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Written on 24th May 2021

A recent case was considered by the Court of Protection to establish whether a carer would be in breach of the Sexual Offences Act 2003 (SOA) if they assisted a man with learning disabilities to visit a sex worker. Could that carer then be prosecuted under the SOA for “intentionally causing” or “inciting” P to engage in sexual offences? Ultimately, it was ruled that they could not. One of the primary concerns was whether a carer could be criminalised by such actions but equally any other adult who is in a relationship of trust with a vulnerable person.  

P was a twenty-seven year old man with Klineselter syndrome, a genetic disorder occurring in 1 in 660 men. This meant that P has an additional X chromosome. The disorder caused P to have a developmental delay. He was further diagnosed with autism and mental health issues, which led to him being detained in hospital for several years.  

P was assessed as having the mental capacity to engage in sexual relations. His difficulty was in finding a girlfriend.  P suggested that one solution might be for his carer to get in touch with a sex worker. This raised a number of legal and ethical questions. P was mentally capable of deciding to contact a sex worker but he did not have capacity to make decisions about his care and treatment.

P’s request was brought before the Court by the Local Authority to address whether a Care Plan to help contact sex workers could be implemented without it being an offence under the SOA.  

A statement from a director of the Professional Deputies Forum confirmed that P’s case was not unusual.  Sex workers’ services are widely requested by clients with a brain injury. Furthermore, if such requests are ignored, clients with learning disabilities may seek assistance with contacting sex workers on their own and falling into the hands of shady characters with wrongful intentions.  

The Court recognised that there is often the capacity to engage in sexual relations but these clients cannot manage the financial aspect of the contact. This puts whoever provides the funds for the sex worker’s services to the client at risk of criminal liability, whether that person is a professional deputy, care worker or a family member.  

Mr Justice Hayden agreed with the Local Authority, which initiated the proceedings, that sex work was not an illegal activity. He recognised that the specific wording of the SOA referred to penalising payments to a sex worker in circumstances where a sex worker is acting under threats, coercion or deception.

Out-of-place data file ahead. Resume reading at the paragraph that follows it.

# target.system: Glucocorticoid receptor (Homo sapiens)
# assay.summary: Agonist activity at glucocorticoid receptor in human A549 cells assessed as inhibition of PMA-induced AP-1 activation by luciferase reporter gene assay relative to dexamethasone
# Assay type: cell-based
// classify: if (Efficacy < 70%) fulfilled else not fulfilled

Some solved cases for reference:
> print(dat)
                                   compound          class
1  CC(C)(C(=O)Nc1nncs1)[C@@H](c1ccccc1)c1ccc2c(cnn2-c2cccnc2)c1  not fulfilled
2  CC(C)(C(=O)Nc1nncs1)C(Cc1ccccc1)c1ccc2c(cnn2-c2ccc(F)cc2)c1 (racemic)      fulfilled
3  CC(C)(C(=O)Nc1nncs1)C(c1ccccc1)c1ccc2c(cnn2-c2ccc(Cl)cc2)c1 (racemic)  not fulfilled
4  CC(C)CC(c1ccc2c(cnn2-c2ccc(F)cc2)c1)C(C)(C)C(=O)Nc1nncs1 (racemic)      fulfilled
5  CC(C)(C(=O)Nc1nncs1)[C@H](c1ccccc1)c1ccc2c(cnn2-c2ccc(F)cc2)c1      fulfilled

Having reflected on the Local Authority’s representative’s bold statement that “King Edward II issued a decree in 1310 requiring that all brothels in London should be closed and over several hundred years later, the focus of the law remains very much the same”. The Judge considered the spirit (an implied intention) of the SOA.  

He highlighted that the objective was to protect vulnerable adults from abuse by others with the focus on serious breaches of trust. It was not intended to repress the lives of individuals with disabilities and mental disorders. Such an approach, he believed, which is mainly concerned with protecting children, would be unduly paternalistic for vulnerable adults. Instead, the SOA was intended to promote their free and independent decisions, including to enjoy sexual relations. The Act balances the promotion of enjoyment of private rights and criminalising unlawful abuse by those in positions of authority and trust.  

Mr Justice Hayden concluded that “it is no longer the objective of the law to prevent people with mental disorders from having sexual relationships, rather it is to criminalise the exploitation and abuse of such adults by those with whom they are in a relationship of trust”. He also said “the Act brings a range of professionals within the ambit of the criminal law, if they abuse the power bestowed on them by the unequal nature of their relationships with vulnerable adults or children”. His consideration of whether P’s request was in his best interests would be based on an assumption that P would not wish to put anybody at risk, including himself. People with mental disorders have, in the past, been prevented by the law from engaging in sexual relations, usually by a strong, but sometimes an overly strong desire to protect them.

Mr Justice Hayden granted the Secretary of State the right to appeal his interpretation of the SOA, on the basis that the Act is designed to protect the vulnerable from exploitation by others and not to repress their free expression.

This case clarifies the point that a carer cannot be found guilty of any wrong doing under the SOA by helping a vulnerable person engage in sexual activities when the person concerned has capacity to make that decision for themselves. In this case, P made it very clear that he wanted to contact a sex worker and he was the one pressing the matter. The carer was simply assisting in supporting P’s wishes and, as Mr Justice Hayden said, carers should not be prosecuted for helping patients with “the most important sphere of human interaction”.  

We act as a deputy for many clients and welcome this clarity in the law.  For more information on deputyships, please contact a team member.